Weight than stressed animals (see Figure 1A). To determine whether CUS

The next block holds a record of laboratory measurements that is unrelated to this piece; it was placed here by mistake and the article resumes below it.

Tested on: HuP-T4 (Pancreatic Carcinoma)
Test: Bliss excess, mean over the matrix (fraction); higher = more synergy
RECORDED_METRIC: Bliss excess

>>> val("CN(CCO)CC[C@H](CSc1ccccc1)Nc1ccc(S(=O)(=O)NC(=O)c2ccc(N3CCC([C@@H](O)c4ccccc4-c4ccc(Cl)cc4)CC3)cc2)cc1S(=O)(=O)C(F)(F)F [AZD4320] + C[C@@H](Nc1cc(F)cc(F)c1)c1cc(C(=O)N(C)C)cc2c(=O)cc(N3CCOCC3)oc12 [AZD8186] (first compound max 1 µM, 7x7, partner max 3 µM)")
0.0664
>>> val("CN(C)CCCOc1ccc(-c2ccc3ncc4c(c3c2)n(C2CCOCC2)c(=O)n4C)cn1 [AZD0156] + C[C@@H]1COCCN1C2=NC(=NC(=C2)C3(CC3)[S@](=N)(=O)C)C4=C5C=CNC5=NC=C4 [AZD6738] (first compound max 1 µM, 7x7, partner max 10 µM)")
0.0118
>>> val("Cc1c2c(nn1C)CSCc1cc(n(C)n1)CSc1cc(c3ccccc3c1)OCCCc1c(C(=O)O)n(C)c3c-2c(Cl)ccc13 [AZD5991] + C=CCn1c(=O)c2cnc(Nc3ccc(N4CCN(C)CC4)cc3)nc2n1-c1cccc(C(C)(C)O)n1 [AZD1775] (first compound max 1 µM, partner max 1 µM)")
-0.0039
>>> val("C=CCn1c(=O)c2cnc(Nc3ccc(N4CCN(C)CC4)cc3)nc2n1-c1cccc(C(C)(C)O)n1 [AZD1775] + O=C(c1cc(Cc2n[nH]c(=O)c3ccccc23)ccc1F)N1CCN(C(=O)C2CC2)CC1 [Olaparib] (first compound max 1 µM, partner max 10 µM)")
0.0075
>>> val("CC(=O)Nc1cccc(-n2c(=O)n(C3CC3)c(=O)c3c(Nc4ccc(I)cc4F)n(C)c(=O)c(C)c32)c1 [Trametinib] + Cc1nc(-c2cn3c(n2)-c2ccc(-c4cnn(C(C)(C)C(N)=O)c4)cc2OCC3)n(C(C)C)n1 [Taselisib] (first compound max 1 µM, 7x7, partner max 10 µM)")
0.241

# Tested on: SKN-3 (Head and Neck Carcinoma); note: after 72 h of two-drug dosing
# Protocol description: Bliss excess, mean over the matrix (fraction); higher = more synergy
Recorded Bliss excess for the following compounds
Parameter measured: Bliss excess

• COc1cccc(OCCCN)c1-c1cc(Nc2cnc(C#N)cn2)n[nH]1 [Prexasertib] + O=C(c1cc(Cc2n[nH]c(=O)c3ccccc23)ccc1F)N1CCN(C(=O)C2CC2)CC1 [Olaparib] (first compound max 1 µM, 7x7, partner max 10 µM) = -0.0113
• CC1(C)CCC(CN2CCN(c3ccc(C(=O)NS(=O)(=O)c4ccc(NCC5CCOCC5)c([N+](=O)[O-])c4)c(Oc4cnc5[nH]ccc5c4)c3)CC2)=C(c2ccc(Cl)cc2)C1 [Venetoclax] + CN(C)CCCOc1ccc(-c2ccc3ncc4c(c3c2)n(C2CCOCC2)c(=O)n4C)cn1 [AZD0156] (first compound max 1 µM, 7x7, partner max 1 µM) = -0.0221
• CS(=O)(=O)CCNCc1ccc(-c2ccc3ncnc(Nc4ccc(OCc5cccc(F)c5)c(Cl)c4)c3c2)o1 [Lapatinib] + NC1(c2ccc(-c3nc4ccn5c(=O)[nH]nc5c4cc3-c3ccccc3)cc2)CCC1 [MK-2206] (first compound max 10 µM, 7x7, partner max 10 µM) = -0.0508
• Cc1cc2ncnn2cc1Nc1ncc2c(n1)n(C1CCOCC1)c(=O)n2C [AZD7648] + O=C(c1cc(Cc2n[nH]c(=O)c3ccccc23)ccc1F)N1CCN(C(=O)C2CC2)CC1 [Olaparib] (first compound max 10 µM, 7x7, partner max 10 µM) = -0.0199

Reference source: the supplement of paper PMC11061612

Weight than stressed animals (see Figure 1A). To determine whether CUS and learning experience were stressful to the animals, we assessed corticosterone levels. Fecal samples were collected from 12 randomly selected control and stressed rats that underwent the RAWM task. Control and stressed animals did not 1113-59-3 differ in corticosterone levels before onset of CUS (baseline). However, at the end of CUS, stressed animals had significantly higher corticosterone levels compared to controls, and had more than doubled their baseline levels. Corticosterone levels were significantly elevated in the controls by exposure to the RAWM to the point that they were no longer significantly different from CUS animals (see Figure 1B). CUS animals, however, did not show Licochalcone A custom synthesis further elevation of corticosterone due to RAWM exposure.Chronic Unpredictable Stress Enhanced Long-term Spatial MemoryFollowing CUS, control and stressed animals were exposed to the RAWM to evaluate spatial learning and memory. There was no difference between groups in latency to find the hidden platform or number of errors made during the acquisition (trials 1?12) of the RAWM learning task (see Figure 2A ). Furthermore, there was no significant difference between groups for latency or errors for the short-term memory trial. However, stressed animals found the platform significantly faster and made fewer errors in the long-term memory trial.Chronic Unpredictable Stress most Severely Affected Neurogenesis in the Ventral Dentate GyrusTo determine the effects of CUS on hippocampal neurogenesis, we stereologically quantified cell proliferation (CldU+ cells), survival (IdU+ cells) and neuronal differentiation (DCX+ cells) in the dorsal and ventral hippocampal subregions. A similar pattern was found for all 3 markers. Compared to control rats, CUS animals had significantly fewer CldU+, IdU+ and DCX+ cells in both subregions (see Figure 3). In addition, within the stressed condition, there were significantly fewer CldU+, IdU+ and DCX+ cells in the ventral subregion, compared to the dorsal, indicating that the ventral sub-region was worst affected by stressful experiences.Figure 2. CUS facilitated long-term spatial memory in the RAWM. Escape latencies did not differ between control and stressed animals during the acquisition trials (1?2), or on the short-term memory trial (30 min) (A). However, stressed animals took significantly less time to locate the hidden platform on the long-term memory trial (24 hrs). A similar pattern was seen for errors made during search (B). * significantly different from control. doi:10.1371/journal.pone.0053126.gDiscussion Chronic Unpredictable Stress Enhanced Long-term Spatial MemoryAlthough the entire hippocampus is stress-sensitive, the ventral portion appears selectively vulnerable to the negative effects [7,8]. We have previously shown that neuroadaptive responses to CUS, including expression of NPY and DFosB, are more pronounced in the dorsal hippocampal subregion [9]. Because this subregion has been implicated in spatial function [4,29,30], we reasoned that 11967625 stress-induced plasticity there might confer an advantage in a spatial task. Therefore, in the present study, we compared the performance of animals that had been through a 2-week paradigm ?of CUS to that of stress-naive animals using a one-day learning paradigm in the RAWM [21]. Our results show that although there was no difference between groups in acquisition or shortterm memory trials, animals that underwen.Weight than stressed animals (see Figure 1A). To determine whether CUS and learning experience were stressful to the animals, we assessed corticosterone levels. Fecal samples were collected from 12 randomly selected control and stressed rats that underwent the RAWM task. Control and stressed animals did not differ in corticosterone levels before onset of CUS (baseline). However, at the end of CUS, stressed animals had significantly higher corticosterone levels compared to controls, and had more than doubled their baseline levels. Corticosterone levels were significantly elevated in the controls by exposure to the RAWM to the point that they were no longer significantly different from CUS animals (see Figure 1B). CUS animals, however, did not show further elevation of corticosterone due to RAWM exposure.Chronic Unpredictable Stress Enhanced Long-term Spatial MemoryFollowing CUS, control and stressed animals were exposed to the RAWM to evaluate spatial learning and memory. There was no difference between groups in latency to find the hidden platform or number of errors made during the acquisition (trials 1?12) of the RAWM learning task (see Figure 2A ). Furthermore, there was no significant difference between groups for latency or errors for the short-term memory trial. However, stressed animals found the platform significantly faster and made fewer errors in the long-term memory trial.Chronic Unpredictable Stress most Severely Affected Neurogenesis in the Ventral Dentate GyrusTo determine the effects of CUS on hippocampal neurogenesis, we stereologically quantified cell proliferation (CldU+ cells), survival (IdU+ cells) and neuronal differentiation (DCX+ cells) in the dorsal and ventral hippocampal subregions. A similar pattern was found for all 3 markers. Compared to control rats, CUS animals had significantly fewer CldU+, IdU+ and DCX+ cells in both subregions (see Figure 3). In addition, within the stressed condition, there were significantly fewer CldU+, IdU+ and DCX+ cells in the ventral subregion, compared to the dorsal, indicating that the ventral sub-region was worst affected by stressful experiences.Figure 2. CUS facilitated long-term spatial memory in the RAWM. Escape latencies did not differ between control and stressed animals during the acquisition trials (1?2), or on the short-term memory trial (30 min) (A). However, stressed animals took significantly less time to locate the hidden platform on the long-term memory trial (24 hrs). A similar pattern was seen for errors made during search (B). * significantly different from control. doi:10.1371/journal.pone.0053126.gDiscussion Chronic Unpredictable Stress Enhanced Long-term Spatial MemoryAlthough the entire hippocampus is stress-sensitive, the ventral portion appears selectively vulnerable to the negative effects [7,8]. We have previously shown that neuroadaptive responses to CUS, including expression of NPY and DFosB, are more pronounced in the dorsal hippocampal subregion [9]. Because this subregion has been implicated in spatial function [4,29,30], we reasoned that 11967625 stress-induced plasticity there might confer an advantage in a spatial task. Therefore, in the present study, we compared the performance of animals that had been through a 2-week paradigm ?of CUS to that of stress-naive animals using a one-day learning paradigm in the RAWM [21]. Our results show that although there was no difference between groups in acquisition or shortterm memory trials, animals that underwen.